In addition, Jeter might collectively have been worth more WAR since while he'd lose the positional adjustment bonus, he also might have been replacement level or so at 3B which would potentially bump his overall WAR well up. Similarly, A-Rod would benefit his WAR with that positional adjustment- because his offensive stats in his prime would be even more godlike at SS- and from what I can tell at he did leave a win or two on the table in the defensive falloff from SS to 3B.

It seems like the Yankees literally left several wins on the table each year by playing these guys at their wrong positions (and as a Sox fan- thanks, guys!). I'm curious if we could go back and guesstimate how each would play the other's positions, and what the raw runs/wins and positional adjustment would have played out.

posted by hincandenza at 12:20 AM on September 26

Giancarlo Stanton Hit in Face with 88-Mph Pitch

Yeah, it'll be great if Stanton makes a full recovery, and him not apparently needing surgery and having no concussion is great news. It means he should physically be fine by next season, since at 5.5 back in the WC, there's no reason for him to rush back, and as Howard_T observes, hopefully he won't internalize this and never quite play as well.

I think Fiers is blameless, from my take on the Must C video. The pitch to Stanton looks to just tail away late, or Stanton wouldn't have been swinging at it. Same with Johnson; both were swinging into a pitch that had some nasty late break, but I don't think Fiers meant either to even be a brushback pitch at all (and as rcade put it, was visibly distraught). Plus, if a pitcher had that kind of late break and control to intentionally fool a batter so bad that they swing away while getting hit in the face, he'd be a perennial 30-game winner.

Still, just an ugly at-bat; beanballs, or the line drive back to the mound, are just gut-wrenching to watch; a stadium so quiet you can hear a pin drop, hoping that the guy is alright. That's gotta be a first, right? I'm sure we've had people strike out swinging on a pitch they got hit by before, but twice in the same at-bat, much less against the pinch-hitter?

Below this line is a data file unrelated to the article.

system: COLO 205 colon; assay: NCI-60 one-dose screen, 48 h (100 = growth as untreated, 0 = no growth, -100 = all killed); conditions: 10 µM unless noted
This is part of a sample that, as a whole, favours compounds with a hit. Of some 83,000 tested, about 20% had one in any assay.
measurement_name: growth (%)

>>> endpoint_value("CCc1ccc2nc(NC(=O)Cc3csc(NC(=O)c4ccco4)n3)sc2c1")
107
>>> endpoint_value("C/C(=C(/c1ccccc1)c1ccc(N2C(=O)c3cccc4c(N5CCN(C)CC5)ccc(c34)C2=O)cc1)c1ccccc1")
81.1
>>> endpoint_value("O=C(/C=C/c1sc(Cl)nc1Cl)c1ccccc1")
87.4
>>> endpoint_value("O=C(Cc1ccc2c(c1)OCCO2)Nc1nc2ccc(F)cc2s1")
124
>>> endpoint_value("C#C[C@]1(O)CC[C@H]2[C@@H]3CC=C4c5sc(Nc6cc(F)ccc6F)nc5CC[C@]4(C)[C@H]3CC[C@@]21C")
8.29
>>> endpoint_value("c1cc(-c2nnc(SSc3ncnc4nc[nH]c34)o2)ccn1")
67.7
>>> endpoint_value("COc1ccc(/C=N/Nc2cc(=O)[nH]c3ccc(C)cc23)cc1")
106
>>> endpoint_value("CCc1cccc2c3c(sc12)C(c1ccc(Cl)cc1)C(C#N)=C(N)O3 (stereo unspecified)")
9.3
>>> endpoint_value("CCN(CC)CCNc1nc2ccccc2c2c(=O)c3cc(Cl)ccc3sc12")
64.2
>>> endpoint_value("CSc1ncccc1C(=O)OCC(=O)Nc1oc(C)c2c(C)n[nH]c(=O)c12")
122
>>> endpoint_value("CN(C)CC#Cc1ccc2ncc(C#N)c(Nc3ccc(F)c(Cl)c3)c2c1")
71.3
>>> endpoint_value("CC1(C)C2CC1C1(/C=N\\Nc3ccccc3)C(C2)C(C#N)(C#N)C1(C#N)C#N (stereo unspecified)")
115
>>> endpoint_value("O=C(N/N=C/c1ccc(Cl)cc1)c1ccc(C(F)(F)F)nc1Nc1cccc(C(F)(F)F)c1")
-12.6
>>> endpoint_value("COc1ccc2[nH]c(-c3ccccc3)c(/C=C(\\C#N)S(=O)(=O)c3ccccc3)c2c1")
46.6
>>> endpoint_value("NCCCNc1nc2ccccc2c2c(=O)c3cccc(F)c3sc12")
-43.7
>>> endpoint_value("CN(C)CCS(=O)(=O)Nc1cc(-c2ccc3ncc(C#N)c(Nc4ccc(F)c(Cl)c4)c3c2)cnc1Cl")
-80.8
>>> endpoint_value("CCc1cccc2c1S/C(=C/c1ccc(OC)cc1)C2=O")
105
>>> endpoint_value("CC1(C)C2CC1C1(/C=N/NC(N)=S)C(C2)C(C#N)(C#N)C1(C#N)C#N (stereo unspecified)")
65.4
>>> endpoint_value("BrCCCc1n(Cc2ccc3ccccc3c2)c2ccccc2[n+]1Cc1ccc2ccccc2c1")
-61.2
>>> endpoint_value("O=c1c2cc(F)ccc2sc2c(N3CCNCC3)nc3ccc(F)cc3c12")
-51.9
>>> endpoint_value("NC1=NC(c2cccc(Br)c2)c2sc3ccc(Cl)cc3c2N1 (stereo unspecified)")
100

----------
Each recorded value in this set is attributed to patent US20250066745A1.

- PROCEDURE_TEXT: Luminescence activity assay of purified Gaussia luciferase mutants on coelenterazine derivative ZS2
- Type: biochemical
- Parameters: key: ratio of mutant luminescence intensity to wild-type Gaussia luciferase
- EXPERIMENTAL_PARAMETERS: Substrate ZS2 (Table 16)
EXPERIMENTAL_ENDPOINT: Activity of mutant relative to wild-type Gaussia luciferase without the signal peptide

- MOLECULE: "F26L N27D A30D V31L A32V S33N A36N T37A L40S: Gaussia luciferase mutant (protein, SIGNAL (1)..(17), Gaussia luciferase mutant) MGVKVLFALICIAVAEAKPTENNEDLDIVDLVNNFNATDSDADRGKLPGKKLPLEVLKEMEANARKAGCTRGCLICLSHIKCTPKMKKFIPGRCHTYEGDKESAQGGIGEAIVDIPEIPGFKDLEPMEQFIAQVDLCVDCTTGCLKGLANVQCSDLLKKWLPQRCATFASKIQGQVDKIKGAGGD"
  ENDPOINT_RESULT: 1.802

posted by hincandenza at 05:39 PM on September 12

SportsFilter: The Thursday Huddle

That's just unbelievable. I think that's the argument, but I think it's the right call, although Howard T should chime in on this one. I believe if you swing and don't make contact- including if it hits you, whether on the body, hands, or even face- it's a swinging strike.

posted by hincandenza at 05:28 PM on September 12

SportsFilter: The Thursday Huddle

In his and the NFL's small defense, the karate kick did look like an accident when he failed to leap over a guy he thought was going to tackle his legs. Whereas at least the sloppy socks is a dress code violation that is preventable.

posted by hincandenza at 12:39 AM on September 12

SportsFilter: The Thursday Huddle

Yeah, his whole year has been bad; shades of Willie Mays playing past his prime.

And yet we know that won't happen- although not impossibly far back at 4.5 back on September 11, the Yankees chances were already minimal; ESPN had them at 1.8% to even get into the wildcard game. This season was basically meant as a lap around the league for Jeter, and they can't very well sit him since he might be the biggest reason for ticket sales in away cities.

Which I'm totally cool with, because with Boston also sucking hard this year it's nice to see some new teams in the hunt in the AL. I can take some small comfort that the local Mariners team still has a decent and totally unexpected shot to make the playoffs. It'd be a tough path, since Detroit and KC might be splitting the AL Central/one wild card spot, so unless Seattle can push past both of them and/or Oakland, there's no room.

Not that anyone in this town cares anyway, with the Seahawks back on the field and not missing a step from their title run just a few months ago. :)

posted by hincandenza at 05:29 PM on September 11

Video of Ray Rice Elevator Punch on Partner Released

No, I figured I'd get plenty of disagreement since there was uniformity about how awful Goodell handed this, and why Rice should go, etc... not things like Etrigan saying he'd add me to his killfille. I thought this was a place where, so long as we weren't personally attacking each other, civil discourse and disagreement was possible. "plonk" is so classically MeFi, and I'm sad to see it here.

And I wish you wouldn't put words in my mouth, grum; you're better than that. You even stated my key point yourself just above: "many, many years ago the NFL made a HUGE mistake by deciding to apply punishment for actions that occurred outside the game and had nothing to do with the NFL". That was at the heart of my post: it had been dealt with as a criminal matter, and the NFL shouldn't even have gotten involved in the first place, much less months later just because of one media outlet. grum, you even opined on how the NFL should have handled these issues from the very beginning with a hands-off approach, and there's no reason they can't start doing. We very much agree on that point: the NFL shouldn't be involved in this or other criminal/civil matters that are off the field.